Helena's city government is beginning an ambitious attempt to address the difficulties of increasing affordable housing.
How to achieve one of Mayor Wilmot Collins' goals -- developing new affordable housing -- is a question many are attempting to answer in Helena and throughout Montana.
The city commission’s stated goal for a meeting Wednesday came from the 2011 Helena Growth Policy, which was to provide “housing that is safe, available, accessible and affordable for all sections of the population.” Those goals, city staff believe, can be accomplished by working with nonprofit agencies to maximize housing resources for low- and moderate-income residents, supporting development of additional housing and encouraging housing development close to “existing infrastructure.”
Groups in Helena who had previously been “siloed,” as Helena Area Habitat for Humanity’s Director Jacob Kunz put it, came together to discuss their areas of expertise in order to better cover affordable housing needs in the area.
Affordable housing issues span from simply lack of housing -- a dearth of one-bedroom units was mentioned by Sherri Downing of the Helena Housing Authority -- to financial issues and debt management.
“It’s about bringing everyone together to talk about solutions and work ourselves out of our jobs,” Allison Munson, executive director of Helena’s United Way program, said.
Homeless and low-income families struggling to make payments on housing along with medication, food and other necessities are major focal points of housing advocacy.
Homeword, a Missoula-based affordable housing nonprofit, presented in front of the multi-group summit about the potential for building affordable housing in Helena. According to Homeword, "affordable" means no more than 30 percent of the person's income is spent on housing.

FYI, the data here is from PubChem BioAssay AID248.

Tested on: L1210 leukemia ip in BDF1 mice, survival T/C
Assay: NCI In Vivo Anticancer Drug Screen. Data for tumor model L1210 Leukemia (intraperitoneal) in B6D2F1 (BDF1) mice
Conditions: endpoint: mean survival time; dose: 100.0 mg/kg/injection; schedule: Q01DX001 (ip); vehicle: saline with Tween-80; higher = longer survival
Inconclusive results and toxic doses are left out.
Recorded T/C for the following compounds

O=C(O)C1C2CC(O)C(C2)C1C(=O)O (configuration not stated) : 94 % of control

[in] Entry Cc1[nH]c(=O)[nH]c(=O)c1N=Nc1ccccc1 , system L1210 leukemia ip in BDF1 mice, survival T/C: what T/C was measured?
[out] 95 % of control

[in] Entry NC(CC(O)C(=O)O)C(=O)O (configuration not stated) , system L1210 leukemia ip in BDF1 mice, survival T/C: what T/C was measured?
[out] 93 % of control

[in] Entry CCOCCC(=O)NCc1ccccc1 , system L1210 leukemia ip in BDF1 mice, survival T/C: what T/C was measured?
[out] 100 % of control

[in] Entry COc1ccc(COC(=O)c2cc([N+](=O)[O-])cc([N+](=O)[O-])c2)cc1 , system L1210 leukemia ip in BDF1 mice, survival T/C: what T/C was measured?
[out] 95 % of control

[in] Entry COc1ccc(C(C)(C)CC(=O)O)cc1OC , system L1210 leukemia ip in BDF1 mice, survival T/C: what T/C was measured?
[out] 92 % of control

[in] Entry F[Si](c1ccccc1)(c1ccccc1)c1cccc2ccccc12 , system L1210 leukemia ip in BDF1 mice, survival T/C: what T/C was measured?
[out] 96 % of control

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Homeword said zoning regulations could provide relief for new affordable housing development.
“Plan to put housing near infrastructure,” Heather McMilin, the housing development director of Homeword, said. “That level of master planning is something your community can work on.”
Helena has sponsored a $1.2 million HOME grant to rehabilitate the Guardian Apartments and a $450,000 grant to build a group home for Center for Mental Health clients experiencing homelessness. The city is also working with the Helena Housing Authority, Habitat for Humanity and the Tri-County Housing Needs Assessment.
“Right now we’re going to address the affordable housing issue, it’s why we have all these stakeholders here today,” Collins said.
Collins believes the “gravity of affordable housing” is connected to other societal ills, as many people who are homeless are also large users of community services. Collins sees this as planning for the future.
“We have been looking at it and we will continue looking at it and get advice from experts,” he said.
Commissioner Heather O’Loughlin felt similarly about the planning process for Helena.
”This is a big issue that is going to take a number of conversations to get a sense of what the city can and should be doing,” O’Loughlin said. “This isn’t a short-term, one-year effort. We need to be thinking longer term with what the city should be planning in building affordable housing and building greater affordable housing opportunities.”